I would have liked to have him join us at our Panera Bread lunch on Saturday.  He could have spent time with a group of people who genuinely like each other and feel that our lives are enriched by knowing each other.  He could have talked about diabetes, alert dogs, and Symlin and then learned about Scott’s new car, Ann’s two grandchildren due in December, and Allison’s first Minnesota winter.  I mentioned the Diabetes Mine article and asked: “If you knew that you would lose all of your online and offline diabetes friendships, would you choose to have never had diabetes?”  Without a moment of hesitation, Katie expressed the universal sentiment of “Hello, Life with No Diabetes, and Bye-bye, Diabetes Buddies!”  (You’re right, Katie, but you could have at least hesitated a moment before replying.)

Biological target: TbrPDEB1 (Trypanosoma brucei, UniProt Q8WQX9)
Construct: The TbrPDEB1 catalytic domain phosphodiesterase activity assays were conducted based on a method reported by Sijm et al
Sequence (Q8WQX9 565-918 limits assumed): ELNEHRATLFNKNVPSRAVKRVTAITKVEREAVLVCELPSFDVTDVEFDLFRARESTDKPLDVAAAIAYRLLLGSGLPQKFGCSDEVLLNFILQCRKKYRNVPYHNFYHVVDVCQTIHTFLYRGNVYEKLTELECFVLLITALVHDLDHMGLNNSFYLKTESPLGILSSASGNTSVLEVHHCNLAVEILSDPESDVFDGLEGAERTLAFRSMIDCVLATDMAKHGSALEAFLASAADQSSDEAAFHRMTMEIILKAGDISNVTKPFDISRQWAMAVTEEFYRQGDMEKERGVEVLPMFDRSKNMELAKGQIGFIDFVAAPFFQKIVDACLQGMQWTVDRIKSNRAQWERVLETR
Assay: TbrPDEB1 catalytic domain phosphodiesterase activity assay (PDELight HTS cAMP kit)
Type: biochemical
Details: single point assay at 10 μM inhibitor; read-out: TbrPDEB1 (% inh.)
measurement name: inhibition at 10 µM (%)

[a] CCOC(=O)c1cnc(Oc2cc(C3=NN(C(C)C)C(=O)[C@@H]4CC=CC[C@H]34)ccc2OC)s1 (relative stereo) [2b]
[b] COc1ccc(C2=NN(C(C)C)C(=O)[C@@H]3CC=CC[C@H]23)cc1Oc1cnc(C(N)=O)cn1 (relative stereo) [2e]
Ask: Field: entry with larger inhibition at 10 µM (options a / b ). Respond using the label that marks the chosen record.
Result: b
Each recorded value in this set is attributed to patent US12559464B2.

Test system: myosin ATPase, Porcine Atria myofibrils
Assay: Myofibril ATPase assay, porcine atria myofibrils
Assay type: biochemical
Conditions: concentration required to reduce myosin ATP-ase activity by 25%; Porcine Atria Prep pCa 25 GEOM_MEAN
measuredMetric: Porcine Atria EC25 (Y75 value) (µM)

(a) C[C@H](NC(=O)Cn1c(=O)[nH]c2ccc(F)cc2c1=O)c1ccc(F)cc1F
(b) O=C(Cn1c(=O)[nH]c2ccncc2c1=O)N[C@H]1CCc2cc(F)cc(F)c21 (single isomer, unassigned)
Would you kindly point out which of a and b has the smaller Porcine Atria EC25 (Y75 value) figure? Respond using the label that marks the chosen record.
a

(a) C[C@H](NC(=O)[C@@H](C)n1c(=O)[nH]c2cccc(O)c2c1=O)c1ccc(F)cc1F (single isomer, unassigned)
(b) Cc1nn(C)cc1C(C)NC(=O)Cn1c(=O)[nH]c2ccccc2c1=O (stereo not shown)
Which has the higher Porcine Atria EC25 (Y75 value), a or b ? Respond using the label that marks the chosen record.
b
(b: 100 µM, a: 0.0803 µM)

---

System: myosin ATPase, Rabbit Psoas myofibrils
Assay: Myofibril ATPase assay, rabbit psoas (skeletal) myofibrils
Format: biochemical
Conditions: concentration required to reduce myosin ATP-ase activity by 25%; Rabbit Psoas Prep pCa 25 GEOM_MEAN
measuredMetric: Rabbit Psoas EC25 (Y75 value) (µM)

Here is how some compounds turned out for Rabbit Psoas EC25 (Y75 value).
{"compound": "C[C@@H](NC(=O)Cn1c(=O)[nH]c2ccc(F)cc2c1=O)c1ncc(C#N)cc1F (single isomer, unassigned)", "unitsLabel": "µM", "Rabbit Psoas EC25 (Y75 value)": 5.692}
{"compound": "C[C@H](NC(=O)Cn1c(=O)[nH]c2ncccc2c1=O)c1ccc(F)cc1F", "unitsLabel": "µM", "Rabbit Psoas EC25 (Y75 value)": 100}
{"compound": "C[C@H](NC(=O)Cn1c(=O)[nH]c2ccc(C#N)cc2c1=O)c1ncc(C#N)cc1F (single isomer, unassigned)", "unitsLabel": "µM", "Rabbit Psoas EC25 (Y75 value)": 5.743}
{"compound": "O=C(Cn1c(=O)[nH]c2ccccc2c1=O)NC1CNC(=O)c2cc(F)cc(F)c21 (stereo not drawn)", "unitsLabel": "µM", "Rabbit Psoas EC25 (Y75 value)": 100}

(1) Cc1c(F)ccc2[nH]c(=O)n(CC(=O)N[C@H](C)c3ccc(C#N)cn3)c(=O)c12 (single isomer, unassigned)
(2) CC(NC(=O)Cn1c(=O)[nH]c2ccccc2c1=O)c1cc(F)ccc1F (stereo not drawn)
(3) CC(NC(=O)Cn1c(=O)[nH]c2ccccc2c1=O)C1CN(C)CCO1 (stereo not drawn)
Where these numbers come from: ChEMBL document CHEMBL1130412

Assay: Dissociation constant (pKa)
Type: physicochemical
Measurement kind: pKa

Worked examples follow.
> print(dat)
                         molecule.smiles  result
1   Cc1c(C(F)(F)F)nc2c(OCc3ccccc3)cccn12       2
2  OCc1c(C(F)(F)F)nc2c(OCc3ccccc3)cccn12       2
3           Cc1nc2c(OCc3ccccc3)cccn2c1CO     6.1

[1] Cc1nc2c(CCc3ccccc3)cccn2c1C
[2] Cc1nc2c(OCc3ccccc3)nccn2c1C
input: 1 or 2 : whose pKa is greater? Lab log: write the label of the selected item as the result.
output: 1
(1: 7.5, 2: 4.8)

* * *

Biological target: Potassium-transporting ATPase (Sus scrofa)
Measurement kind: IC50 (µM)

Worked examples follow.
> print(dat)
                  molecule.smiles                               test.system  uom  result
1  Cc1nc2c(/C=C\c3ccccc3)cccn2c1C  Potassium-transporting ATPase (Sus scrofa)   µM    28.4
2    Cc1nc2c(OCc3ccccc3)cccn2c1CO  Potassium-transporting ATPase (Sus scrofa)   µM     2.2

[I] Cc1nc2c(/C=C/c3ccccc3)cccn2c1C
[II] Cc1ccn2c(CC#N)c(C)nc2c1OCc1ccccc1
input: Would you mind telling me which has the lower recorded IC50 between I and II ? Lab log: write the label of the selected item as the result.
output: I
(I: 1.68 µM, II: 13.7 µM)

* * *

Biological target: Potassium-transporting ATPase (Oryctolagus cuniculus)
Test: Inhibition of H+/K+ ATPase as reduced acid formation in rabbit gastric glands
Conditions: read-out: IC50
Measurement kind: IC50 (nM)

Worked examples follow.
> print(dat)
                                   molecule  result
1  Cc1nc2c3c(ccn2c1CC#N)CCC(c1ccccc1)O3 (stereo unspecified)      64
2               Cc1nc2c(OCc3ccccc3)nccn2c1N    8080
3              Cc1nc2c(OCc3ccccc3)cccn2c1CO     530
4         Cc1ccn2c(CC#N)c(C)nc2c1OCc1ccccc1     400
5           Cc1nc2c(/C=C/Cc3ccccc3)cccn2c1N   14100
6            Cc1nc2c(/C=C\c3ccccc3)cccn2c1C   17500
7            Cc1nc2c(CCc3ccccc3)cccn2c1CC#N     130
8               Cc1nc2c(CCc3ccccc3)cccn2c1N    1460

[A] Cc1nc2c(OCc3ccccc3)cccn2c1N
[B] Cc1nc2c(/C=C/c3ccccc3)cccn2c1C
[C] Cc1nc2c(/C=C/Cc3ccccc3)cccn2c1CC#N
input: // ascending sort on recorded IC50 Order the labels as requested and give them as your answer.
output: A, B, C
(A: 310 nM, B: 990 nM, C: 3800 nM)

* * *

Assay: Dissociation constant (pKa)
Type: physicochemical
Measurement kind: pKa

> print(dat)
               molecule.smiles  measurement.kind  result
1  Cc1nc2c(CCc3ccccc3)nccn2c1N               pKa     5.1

Mickey Mouse Diabetics

The gentleman from Diabetes Mine would have also seen that although we have lots of fun, none of us is naive about the evils of Type 1.  How could we be after being told of Mike’s young friend who recently lost a leg due to diabetes?  How could we be when there was an empty chair at the table because of the death of Dean Devalerio this winter?  How could we be when we read about the eye problems that Kerri and Sarah are experiencing? How could we be???

The Diabetes Mine post was labeled Ask D’Mine: Anger Isn’t the Only Option (Part 1).  I am very curious to know what Part 2 will bring us on Saturday.

But until then, I’ve been called worse than Mickey Mouse….


15 thoughts on “M-I-C-K-E-Y M-O-U-S-E